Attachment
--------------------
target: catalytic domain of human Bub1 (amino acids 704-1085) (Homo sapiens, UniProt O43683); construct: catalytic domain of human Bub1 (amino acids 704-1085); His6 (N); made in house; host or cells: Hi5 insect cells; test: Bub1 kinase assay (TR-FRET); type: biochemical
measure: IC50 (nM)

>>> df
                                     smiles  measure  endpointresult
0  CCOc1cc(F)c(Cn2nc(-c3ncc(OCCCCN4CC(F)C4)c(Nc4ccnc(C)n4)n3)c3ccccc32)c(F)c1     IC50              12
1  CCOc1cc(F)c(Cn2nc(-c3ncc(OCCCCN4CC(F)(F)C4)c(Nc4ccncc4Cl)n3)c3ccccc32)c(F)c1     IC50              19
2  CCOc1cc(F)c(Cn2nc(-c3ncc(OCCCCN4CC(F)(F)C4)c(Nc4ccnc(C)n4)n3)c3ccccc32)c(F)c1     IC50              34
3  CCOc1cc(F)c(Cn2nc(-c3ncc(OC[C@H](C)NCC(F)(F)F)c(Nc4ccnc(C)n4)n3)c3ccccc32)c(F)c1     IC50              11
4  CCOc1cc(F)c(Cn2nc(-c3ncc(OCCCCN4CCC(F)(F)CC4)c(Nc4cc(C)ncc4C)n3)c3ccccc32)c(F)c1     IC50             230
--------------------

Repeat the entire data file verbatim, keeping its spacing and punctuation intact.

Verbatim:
target: catalytic domain of human Bub1 (amino acids 704-1085) (Homo sapiens, UniProt O43683); construct: catalytic domain of human Bub1 (amino acids 704-1085); His6 (N); made in house; host or cells: Hi5 insect cells; test: Bub1 kinase assay (TR-FRET); type: biochemical
measure: IC50 (nM)

>>> df
                                     smiles  measure  endpointresult
0  CCOc1cc(F)c(Cn2nc(-c3ncc(OCCCCN4CC(F)C4)c(Nc4ccnc(C)n4)n3)c3ccccc32)c(F)c1     IC50              12
1  CCOc1cc(F)c(Cn2nc(-c3ncc(OCCCCN4CC(F)(F)C4)c(Nc4ccncc4Cl)n3)c3ccccc32)c(F)c1     IC50              19
2  CCOc1cc(F)c(Cn2nc(-c3ncc(OCCCCN4CC(F)(F)C4)c(Nc4ccnc(C)n4)n3)c3ccccc32)c(F)c1     IC50              34
3  CCOc1cc(F)c(Cn2nc(-c3ncc(OC[C@H](C)NCC(F)(F)F)c(Nc4ccnc(C)n4)n3)c3ccccc32)c(F)c1     IC50              11
4  CCOc1cc(F)c(Cn2nc(-c3ncc(OCCCCN4CCC(F)(F)CC4)c(Nc4cc(C)ncc4C)n3)c3ccccc32)c(F)c1     IC50             230